Church Leaders: Government Inertia Sparked Egypt Violence

Priest Criticizes Failure to Enact Law on Building Churches

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ROME, OCT. 10, 2011 ( A peaceful demonstration protesting the burning of a church by Islamist extremists turned violent in Egypt on Sunday, and Church leaders say the true root of the bloodshed is government inertia.

«The real issue at stake is rule of law,» Bishop Antonius Mina of Giza told Vatican Radio today.

The violence caused some two dozen deaths and more than 200 injured.

Father Rafic Greiche, spokesman for the Catholic Greek Melkite Church in Egypt, told Vatican Radio that the violence can be traced to «the government’s failure to enact a law that regulates the building of places of worship, be they churches or mosques, which they promised to do months ago.»

Of those killed, at least 17 were Coptic Christians.

Father Greiche said the demonstration was in protest of an attack on a church in Aswan and the government’s inertia in protecting religious freedom. He reported that the protesters were attacked by armed thugs and then the army intervened; a tank charged the demonstrators, crushing some of them.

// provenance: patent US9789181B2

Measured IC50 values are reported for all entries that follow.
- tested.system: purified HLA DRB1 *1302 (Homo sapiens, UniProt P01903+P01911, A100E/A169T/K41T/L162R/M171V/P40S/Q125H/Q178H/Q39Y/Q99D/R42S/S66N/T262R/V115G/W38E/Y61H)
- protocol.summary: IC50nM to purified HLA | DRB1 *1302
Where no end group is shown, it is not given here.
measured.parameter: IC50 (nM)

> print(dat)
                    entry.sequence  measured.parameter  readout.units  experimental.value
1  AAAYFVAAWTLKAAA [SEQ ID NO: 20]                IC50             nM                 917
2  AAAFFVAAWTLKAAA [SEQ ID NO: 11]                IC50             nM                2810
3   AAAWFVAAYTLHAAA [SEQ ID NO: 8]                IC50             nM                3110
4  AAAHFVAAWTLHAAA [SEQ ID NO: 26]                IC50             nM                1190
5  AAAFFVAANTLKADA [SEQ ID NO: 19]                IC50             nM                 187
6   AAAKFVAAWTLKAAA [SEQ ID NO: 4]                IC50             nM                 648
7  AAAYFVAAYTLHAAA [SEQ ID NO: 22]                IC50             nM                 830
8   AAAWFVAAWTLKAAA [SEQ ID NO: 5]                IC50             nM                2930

«We are accusing the army and the police who used vagabonds, a rabble force of street fighters, to attack the demonstrators,» he told Aid to the Church in Need. «They were armed with swords, sticks and stones — some of them had rifles it seems.

«They did not have to use force. It was a peaceful demonstration.»

Though Sunday’s violence was the worst since Hosni Mubarak was ousted in February, Father Greiche said it was not an isolated event.

«People — not just Christians but many Muslims too — are frightened for the future of our country,» he said. «(…) The governor gave the green light for the fundamentalists to burn the church near Aswan. It’s the fourth time in recent months that a church has been burned in this way by Islamists.»

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